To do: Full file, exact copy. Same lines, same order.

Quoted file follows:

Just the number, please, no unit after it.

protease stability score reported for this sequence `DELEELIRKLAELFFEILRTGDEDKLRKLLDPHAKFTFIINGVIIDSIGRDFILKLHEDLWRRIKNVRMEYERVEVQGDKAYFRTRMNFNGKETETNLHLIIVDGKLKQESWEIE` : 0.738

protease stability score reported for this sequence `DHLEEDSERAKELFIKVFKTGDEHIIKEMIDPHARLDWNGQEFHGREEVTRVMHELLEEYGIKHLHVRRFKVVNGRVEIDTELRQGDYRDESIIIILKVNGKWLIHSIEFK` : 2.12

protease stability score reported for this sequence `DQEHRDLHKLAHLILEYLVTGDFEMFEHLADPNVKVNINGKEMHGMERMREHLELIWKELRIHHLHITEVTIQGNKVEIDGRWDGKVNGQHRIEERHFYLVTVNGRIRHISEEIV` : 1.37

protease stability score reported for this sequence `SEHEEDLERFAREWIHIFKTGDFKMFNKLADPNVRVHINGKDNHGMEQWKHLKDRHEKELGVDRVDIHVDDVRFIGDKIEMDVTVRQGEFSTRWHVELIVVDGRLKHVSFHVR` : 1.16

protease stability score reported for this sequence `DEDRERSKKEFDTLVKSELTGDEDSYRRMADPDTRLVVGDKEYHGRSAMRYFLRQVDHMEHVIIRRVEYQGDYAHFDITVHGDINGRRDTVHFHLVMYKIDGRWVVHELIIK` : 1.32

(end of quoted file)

Just the number, please, no unit after it.

protease stability score reported for this sequence `DELEELIRKLAELFFEILRTGDEDKLRKLLDPHAKFTFIINGVIIDSIGRDFILKLHEDLWRRIKNVRMEYERVEVQGDKAYFRTRMNFNGKETETNLHLIIVDGKLKQESWEIE` : 0.738

protease stability score reported for this sequence `DHLEEDSERAKELFIKVFKTGDEHIIKEMIDPHARLDWNGQEFHGREEVTRVMHELLEEYGIKHLHVRRFKVVNGRVEIDTELRQGDYRDESIIIILKVNGKWLIHSIEFK` : 2.12

protease stability score reported for this sequence `DQEHRDLHKLAHLILEYLVTGDFEMFEHLADPNVKVNINGKEMHGMERMREHLELIWKELRIHHLHITEVTIQGNKVEIDGRWDGKVNGQHRIEERHFYLVTVNGRIRHISEEIV` : 1.37

protease stability score reported for this sequence `SEHEEDLERFAREWIHIFKTGDFKMFNKLADPNVRVHINGKDNHGMEQWKHLKDRHEKELGVDRVDIHVDDVRFIGDKIEMDVTVRQGEFSTRWHVELIVVDGRLKHVSFHVR` : 1.16

protease stability score reported for this sequence `DEDRERSKKEFDTLVKSELTGDEDSYRRMADPDTRLVVGDKEYHGRSAMRYFLRQVDHMEHVIIRRVEYQGDYAHFDITVHGDINGRRDTVHFHLVMYKIDGRWVVHELIIK` : 1.32